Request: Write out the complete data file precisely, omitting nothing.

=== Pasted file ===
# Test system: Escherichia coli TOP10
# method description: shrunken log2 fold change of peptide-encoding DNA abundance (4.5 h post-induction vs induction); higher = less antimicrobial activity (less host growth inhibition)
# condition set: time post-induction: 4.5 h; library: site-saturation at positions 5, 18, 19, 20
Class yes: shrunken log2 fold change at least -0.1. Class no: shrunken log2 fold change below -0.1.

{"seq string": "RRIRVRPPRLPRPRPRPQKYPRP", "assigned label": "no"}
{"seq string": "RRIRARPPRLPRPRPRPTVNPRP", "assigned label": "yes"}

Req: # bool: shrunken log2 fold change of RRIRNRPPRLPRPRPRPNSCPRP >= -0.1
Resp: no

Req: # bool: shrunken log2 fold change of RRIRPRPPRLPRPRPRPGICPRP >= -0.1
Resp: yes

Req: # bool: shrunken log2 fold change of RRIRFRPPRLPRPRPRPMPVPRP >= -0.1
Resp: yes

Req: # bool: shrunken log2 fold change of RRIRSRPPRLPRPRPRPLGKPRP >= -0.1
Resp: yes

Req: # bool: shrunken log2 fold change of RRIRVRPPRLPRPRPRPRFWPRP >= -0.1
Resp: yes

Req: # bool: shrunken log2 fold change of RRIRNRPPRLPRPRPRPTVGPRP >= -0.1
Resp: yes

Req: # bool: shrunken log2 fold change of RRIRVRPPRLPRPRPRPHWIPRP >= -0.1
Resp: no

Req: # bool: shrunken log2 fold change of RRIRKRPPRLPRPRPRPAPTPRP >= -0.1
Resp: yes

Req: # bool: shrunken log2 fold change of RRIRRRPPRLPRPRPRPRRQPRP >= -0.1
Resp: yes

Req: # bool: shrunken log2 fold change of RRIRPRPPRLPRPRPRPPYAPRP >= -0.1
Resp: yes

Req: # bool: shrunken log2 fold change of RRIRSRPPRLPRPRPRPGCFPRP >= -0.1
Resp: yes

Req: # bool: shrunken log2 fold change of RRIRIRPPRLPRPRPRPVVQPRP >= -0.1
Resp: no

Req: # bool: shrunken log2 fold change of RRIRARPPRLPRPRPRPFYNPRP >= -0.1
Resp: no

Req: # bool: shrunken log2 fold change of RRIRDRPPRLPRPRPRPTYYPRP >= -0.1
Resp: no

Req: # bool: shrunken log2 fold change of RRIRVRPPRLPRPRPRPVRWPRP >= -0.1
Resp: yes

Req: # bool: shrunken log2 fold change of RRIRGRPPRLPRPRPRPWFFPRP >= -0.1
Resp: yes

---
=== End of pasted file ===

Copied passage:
# Test system: Escherichia coli TOP10
# method description: shrunken log2 fold change of peptide-encoding DNA abundance (4.5 h post-induction vs induction); higher = less antimicrobial activity (less host growth inhibition)
# condition set: time post-induction: 4.5 h; library: site-saturation at positions 5, 18, 19, 20
Class yes: shrunken log2 fold change at least -0.1. Class no: shrunken log2 fold change below -0.1.

{"seq string": "RRIRVRPPRLPRPRPRPQKYPRP", "assigned label": "no"}
{"seq string": "RRIRARPPRLPRPRPRPTVNPRP", "assigned label": "yes"}

Req: # bool: shrunken log2 fold change of RRIRNRPPRLPRPRPRPNSCPRP >= -0.1
Resp: no

Req: # bool: shrunken log2 fold change of RRIRPRPPRLPRPRPRPGICPRP >= -0.1
Resp: yes

Req: # bool: shrunken log2 fold change of RRIRFRPPRLPRPRPRPMPVPRP >= -0.1
Resp: yes

Req: # bool: shrunken log2 fold change of RRIRSRPPRLPRPRPRPLGKPRP >= -0.1
Resp: yes

Req: # bool: shrunken log2 fold change of RRIRVRPPRLPRPRPRPRFWPRP >= -0.1
Resp: yes

Req: # bool: shrunken log2 fold change of RRIRNRPPRLPRPRPRPTVGPRP >= -0.1
Resp: yes

Req: # bool: shrunken log2 fold change of RRIRVRPPRLPRPRPRPHWIPRP >= -0.1
Resp: no

Req: # bool: shrunken log2 fold change of RRIRKRPPRLPRPRPRPAPTPRP >= -0.1
Resp: yes

Req: # bool: shrunken log2 fold change of RRIRRRPPRLPRPRPRPRRQPRP >= -0.1
Resp: yes

Req: # bool: shrunken log2 fold change of RRIRPRPPRLPRPRPRPPYAPRP >= -0.1
Resp: yes

Req: # bool: shrunken log2 fold change of RRIRSRPPRLPRPRPRPGCFPRP >= -0.1
Resp: yes

Req: # bool: shrunken log2 fold change of RRIRIRPPRLPRPRPRPVVQPRP >= -0.1
Resp: no

Req: # bool: shrunken log2 fold change of RRIRARPPRLPRPRPRPFYNPRP >= -0.1
Resp: no

Req: # bool: shrunken log2 fold change of RRIRDRPPRLPRPRPRPTYYPRP >= -0.1
Resp: no

Req: # bool: shrunken log2 fold change of RRIRVRPPRLPRPRPRPVRWPRP >= -0.1
Resp: yes

Req: # bool: shrunken log2 fold change of RRIRGRPPRLPRPRPRPWFFPRP >= -0.1
Resp: yes

---